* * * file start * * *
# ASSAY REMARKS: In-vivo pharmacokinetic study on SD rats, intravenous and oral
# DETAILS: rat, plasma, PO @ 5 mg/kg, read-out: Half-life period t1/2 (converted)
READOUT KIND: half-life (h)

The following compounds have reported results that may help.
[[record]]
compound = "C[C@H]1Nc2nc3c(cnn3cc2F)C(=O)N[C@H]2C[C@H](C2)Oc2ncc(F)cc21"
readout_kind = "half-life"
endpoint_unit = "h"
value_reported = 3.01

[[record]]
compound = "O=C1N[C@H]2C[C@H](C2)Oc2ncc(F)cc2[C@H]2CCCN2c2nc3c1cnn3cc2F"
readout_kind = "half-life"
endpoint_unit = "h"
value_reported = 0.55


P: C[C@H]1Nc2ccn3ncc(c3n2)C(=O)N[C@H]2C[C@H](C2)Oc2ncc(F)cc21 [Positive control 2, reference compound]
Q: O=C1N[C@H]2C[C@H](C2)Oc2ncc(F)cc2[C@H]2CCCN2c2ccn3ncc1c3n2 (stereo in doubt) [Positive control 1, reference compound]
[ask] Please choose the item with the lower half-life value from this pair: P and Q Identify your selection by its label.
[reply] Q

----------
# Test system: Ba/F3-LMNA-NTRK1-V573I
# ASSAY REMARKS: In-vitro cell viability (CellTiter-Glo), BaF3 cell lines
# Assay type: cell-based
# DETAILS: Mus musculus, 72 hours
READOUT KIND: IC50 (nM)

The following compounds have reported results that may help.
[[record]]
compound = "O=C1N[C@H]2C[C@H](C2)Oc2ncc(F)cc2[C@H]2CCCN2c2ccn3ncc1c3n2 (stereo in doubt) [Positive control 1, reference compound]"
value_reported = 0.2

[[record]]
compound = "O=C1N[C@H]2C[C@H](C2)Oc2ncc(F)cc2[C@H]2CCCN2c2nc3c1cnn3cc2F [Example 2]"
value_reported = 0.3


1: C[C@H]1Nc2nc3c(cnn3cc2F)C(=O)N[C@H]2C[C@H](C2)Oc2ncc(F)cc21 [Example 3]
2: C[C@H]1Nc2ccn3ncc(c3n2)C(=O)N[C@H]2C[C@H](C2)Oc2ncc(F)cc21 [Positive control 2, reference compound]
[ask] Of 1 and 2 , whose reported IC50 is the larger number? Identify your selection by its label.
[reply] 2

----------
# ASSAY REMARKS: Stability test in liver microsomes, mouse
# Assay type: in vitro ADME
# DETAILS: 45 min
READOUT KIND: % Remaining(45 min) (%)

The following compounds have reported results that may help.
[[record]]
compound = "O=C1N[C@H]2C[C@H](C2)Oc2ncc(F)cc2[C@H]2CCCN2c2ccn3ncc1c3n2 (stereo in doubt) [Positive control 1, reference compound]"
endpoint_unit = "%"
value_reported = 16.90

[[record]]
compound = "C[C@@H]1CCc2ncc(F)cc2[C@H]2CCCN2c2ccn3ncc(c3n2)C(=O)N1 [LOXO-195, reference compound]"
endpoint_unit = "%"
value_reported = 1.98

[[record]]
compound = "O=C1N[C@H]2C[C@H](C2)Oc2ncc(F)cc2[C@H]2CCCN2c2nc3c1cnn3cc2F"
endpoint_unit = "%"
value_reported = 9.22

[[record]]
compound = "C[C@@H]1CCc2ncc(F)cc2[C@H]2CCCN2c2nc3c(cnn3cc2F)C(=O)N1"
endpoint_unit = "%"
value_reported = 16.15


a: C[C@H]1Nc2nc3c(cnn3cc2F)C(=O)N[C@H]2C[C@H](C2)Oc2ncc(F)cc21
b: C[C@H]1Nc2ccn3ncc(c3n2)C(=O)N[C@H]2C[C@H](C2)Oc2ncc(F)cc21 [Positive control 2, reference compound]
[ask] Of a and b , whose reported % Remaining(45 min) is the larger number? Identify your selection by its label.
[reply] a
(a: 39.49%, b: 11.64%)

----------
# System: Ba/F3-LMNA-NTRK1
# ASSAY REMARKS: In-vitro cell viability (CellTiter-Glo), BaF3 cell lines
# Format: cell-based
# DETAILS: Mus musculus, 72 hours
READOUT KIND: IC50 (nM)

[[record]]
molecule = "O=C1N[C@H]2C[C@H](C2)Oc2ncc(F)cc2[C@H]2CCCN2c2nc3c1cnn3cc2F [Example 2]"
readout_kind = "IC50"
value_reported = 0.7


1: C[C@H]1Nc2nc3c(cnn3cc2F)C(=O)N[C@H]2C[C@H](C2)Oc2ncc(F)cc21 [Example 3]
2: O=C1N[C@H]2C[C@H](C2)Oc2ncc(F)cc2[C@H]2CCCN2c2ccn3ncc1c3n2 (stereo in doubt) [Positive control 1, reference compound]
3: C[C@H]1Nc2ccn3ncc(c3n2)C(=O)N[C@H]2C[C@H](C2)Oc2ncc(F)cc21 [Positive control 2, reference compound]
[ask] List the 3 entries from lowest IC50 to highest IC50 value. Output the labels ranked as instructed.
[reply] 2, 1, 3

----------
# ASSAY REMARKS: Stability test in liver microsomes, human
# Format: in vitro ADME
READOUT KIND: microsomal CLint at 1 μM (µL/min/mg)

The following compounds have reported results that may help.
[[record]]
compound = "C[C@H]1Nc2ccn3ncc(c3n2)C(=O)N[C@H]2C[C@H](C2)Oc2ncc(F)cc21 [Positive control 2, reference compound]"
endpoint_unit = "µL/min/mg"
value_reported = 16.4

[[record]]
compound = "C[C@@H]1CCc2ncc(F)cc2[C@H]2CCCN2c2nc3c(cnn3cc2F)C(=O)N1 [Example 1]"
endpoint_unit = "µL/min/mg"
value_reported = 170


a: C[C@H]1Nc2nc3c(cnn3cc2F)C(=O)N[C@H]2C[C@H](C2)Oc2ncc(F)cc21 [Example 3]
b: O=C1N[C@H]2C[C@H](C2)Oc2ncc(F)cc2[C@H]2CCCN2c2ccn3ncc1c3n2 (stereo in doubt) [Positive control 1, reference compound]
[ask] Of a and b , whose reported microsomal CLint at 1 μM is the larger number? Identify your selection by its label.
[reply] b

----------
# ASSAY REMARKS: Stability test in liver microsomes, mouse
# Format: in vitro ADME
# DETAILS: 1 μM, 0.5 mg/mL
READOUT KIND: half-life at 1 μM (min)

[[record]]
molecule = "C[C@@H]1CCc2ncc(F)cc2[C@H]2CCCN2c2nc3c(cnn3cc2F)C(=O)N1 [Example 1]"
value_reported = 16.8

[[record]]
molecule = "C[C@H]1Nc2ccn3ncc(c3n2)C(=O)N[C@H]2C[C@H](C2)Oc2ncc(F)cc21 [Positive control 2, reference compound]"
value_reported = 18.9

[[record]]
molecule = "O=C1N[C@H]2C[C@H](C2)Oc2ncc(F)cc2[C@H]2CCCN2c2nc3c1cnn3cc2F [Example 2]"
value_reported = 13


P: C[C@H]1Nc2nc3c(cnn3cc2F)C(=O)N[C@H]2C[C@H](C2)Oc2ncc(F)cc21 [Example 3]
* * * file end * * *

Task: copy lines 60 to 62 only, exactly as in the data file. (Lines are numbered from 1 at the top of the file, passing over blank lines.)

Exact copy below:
[ask] Of a and b , whose reported % Remaining(45 min) is the larger number? Identify your selection by its label.
[reply] a
(a: 39.49%, b: 11.64%)